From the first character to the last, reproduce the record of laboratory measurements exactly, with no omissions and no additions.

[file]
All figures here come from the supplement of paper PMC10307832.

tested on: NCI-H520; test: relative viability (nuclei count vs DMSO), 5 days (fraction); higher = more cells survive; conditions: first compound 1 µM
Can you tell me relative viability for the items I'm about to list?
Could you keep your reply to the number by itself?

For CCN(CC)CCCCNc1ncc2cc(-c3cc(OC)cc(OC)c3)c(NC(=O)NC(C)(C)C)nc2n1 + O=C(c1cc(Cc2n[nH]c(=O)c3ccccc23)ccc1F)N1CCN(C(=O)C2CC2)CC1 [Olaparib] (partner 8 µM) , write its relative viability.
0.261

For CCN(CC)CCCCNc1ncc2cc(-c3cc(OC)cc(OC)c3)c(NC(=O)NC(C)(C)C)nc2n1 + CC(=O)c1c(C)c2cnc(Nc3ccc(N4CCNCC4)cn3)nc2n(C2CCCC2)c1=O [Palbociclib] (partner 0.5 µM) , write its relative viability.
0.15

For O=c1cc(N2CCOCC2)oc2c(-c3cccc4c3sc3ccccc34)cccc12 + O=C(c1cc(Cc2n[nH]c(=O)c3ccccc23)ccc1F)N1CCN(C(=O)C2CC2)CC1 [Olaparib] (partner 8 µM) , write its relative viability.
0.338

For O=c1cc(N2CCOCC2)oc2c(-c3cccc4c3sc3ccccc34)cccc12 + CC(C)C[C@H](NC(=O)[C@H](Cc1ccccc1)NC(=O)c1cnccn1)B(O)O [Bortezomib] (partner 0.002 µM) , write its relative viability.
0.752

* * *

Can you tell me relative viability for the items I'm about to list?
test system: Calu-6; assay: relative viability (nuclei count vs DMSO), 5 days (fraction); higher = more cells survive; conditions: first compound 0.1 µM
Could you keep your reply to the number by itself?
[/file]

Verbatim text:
All figures here come from the supplement of paper PMC10307832.

tested on: NCI-H520; test: relative viability (nuclei count vs DMSO), 5 days (fraction); higher = more cells survive; conditions: first compound 1 µM
Can you tell me relative viability for the items I'm about to list?
Could you keep your reply to the number by itself?

For CCN(CC)CCCCNc1ncc2cc(-c3cc(OC)cc(OC)c3)c(NC(=O)NC(C)(C)C)nc2n1 + O=C(c1cc(Cc2n[nH]c(=O)c3ccccc23)ccc1F)N1CCN(C(=O)C2CC2)CC1 [Olaparib] (partner 8 µM) , write its relative viability.
0.261

For CCN(CC)CCCCNc1ncc2cc(-c3cc(OC)cc(OC)c3)c(NC(=O)NC(C)(C)C)nc2n1 + CC(=O)c1c(C)c2cnc(Nc3ccc(N4CCNCC4)cn3)nc2n(C2CCCC2)c1=O [Palbociclib] (partner 0.5 µM) , write its relative viability.
0.15

For O=c1cc(N2CCOCC2)oc2c(-c3cccc4c3sc3ccccc34)cccc12 + O=C(c1cc(Cc2n[nH]c(=O)c3ccccc23)ccc1F)N1CCN(C(=O)C2CC2)CC1 [Olaparib] (partner 8 µM) , write its relative viability.
0.338

For O=c1cc(N2CCOCC2)oc2c(-c3cccc4c3sc3ccccc34)cccc12 + CC(C)C[C@H](NC(=O)[C@H](Cc1ccccc1)NC(=O)c1cnccn1)B(O)O [Bortezomib] (partner 0.002 µM) , write its relative viability.
0.752

* * *

Can you tell me relative viability for the items I'm about to list?
test system: Calu-6; assay: relative viability (nuclei count vs DMSO), 5 days (fraction); higher = more cells survive; conditions: first compound 0.1 µM
Could you keep your reply to the number by itself?